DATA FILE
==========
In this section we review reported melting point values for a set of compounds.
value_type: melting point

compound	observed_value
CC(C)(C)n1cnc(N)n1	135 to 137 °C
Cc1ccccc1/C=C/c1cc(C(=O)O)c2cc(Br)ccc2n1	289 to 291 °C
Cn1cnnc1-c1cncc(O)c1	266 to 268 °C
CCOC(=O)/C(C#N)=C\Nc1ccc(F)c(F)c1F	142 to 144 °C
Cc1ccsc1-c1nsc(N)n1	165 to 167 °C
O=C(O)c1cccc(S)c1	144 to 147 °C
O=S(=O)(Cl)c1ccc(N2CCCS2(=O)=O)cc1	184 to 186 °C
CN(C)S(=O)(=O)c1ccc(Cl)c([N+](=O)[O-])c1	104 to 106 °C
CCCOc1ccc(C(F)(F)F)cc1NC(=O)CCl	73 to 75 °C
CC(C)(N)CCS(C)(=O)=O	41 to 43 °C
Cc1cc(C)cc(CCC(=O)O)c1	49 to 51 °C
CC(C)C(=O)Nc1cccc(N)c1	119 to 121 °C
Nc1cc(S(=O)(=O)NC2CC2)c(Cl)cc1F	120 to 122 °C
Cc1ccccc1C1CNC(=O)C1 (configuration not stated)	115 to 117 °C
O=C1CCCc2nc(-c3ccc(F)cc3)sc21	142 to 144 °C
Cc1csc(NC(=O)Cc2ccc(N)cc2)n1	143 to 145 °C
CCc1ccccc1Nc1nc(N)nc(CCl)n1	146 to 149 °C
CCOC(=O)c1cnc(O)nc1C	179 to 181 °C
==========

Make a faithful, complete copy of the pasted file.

In this section we review reported melting point values for a set of compounds.
value_type: melting point

compound	observed_value
CC(C)(C)n1cnc(N)n1	135 to 137 °C
Cc1ccccc1/C=C/c1cc(C(=O)O)c2cc(Br)ccc2n1	289 to 291 °C
Cn1cnnc1-c1cncc(O)c1	266 to 268 °C
CCOC(=O)/C(C#N)=C\Nc1ccc(F)c(F)c1F	142 to 144 °C
Cc1ccsc1-c1nsc(N)n1	165 to 167 °C
O=C(O)c1cccc(S)c1	144 to 147 °C
O=S(=O)(Cl)c1ccc(N2CCCS2(=O)=O)cc1	184 to 186 °C
CN(C)S(=O)(=O)c1ccc(Cl)c([N+](=O)[O-])c1	104 to 106 °C
CCCOc1ccc(C(F)(F)F)cc1NC(=O)CCl	73 to 75 °C
CC(C)(N)CCS(C)(=O)=O	41 to 43 °C
Cc1cc(C)cc(CCC(=O)O)c1	49 to 51 °C
CC(C)C(=O)Nc1cccc(N)c1	119 to 121 °C
Nc1cc(S(=O)(=O)NC2CC2)c(Cl)cc1F	120 to 122 °C
Cc1ccccc1C1CNC(=O)C1 (configuration not stated)	115 to 117 °C
O=C1CCCc2nc(-c3ccc(F)cc3)sc21	142 to 144 °C
Cc1csc(NC(=O)Cc2ccc(N)cc2)n1	143 to 145 °C
CCc1ccccc1Nc1nc(N)nc(CCl)n1	146 to 149 °C
CCOC(=O)c1cnc(O)nc1C	179 to 181 °C